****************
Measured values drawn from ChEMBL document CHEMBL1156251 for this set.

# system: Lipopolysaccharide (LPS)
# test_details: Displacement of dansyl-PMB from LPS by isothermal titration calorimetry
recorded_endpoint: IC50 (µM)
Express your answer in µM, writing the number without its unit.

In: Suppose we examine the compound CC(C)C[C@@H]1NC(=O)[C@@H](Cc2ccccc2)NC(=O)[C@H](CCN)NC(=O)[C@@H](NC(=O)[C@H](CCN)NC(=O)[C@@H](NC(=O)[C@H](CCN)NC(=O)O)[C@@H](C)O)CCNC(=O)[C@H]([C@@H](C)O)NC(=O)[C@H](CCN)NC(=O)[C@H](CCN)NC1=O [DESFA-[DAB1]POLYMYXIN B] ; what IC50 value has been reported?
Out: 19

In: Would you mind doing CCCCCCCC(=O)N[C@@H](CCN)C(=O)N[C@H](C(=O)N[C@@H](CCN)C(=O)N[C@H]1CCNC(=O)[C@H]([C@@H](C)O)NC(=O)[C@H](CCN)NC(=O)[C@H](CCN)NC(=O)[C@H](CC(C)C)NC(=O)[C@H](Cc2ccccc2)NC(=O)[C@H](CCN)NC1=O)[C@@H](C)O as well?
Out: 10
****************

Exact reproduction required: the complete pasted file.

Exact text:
Measured values drawn from ChEMBL document CHEMBL1156251 for this set.

# system: Lipopolysaccharide (LPS)
# test_details: Displacement of dansyl-PMB from LPS by isothermal titration calorimetry
recorded_endpoint: IC50 (µM)
Express your answer in µM, writing the number without its unit.

In: Suppose we examine the compound CC(C)C[C@@H]1NC(=O)[C@@H](Cc2ccccc2)NC(=O)[C@H](CCN)NC(=O)[C@@H](NC(=O)[C@H](CCN)NC(=O)[C@@H](NC(=O)[C@H](CCN)NC(=O)O)[C@@H](C)O)CCNC(=O)[C@H]([C@@H](C)O)NC(=O)[C@H](CCN)NC(=O)[C@H](CCN)NC1=O [DESFA-[DAB1]POLYMYXIN B] ; what IC50 value has been reported?
Out: 19

In: Would you mind doing CCCCCCCC(=O)N[C@@H](CCN)C(=O)N[C@H](C(=O)N[C@@H](CCN)C(=O)N[C@H]1CCNC(=O)[C@H]([C@@H](C)O)NC(=O)[C@H](CCN)NC(=O)[C@H](CCN)NC(=O)[C@H](CC(C)C)NC(=O)[C@H](Cc2ccccc2)NC(=O)[C@H](CCN)NC1=O)[C@@H](C)O as well?
Out: 10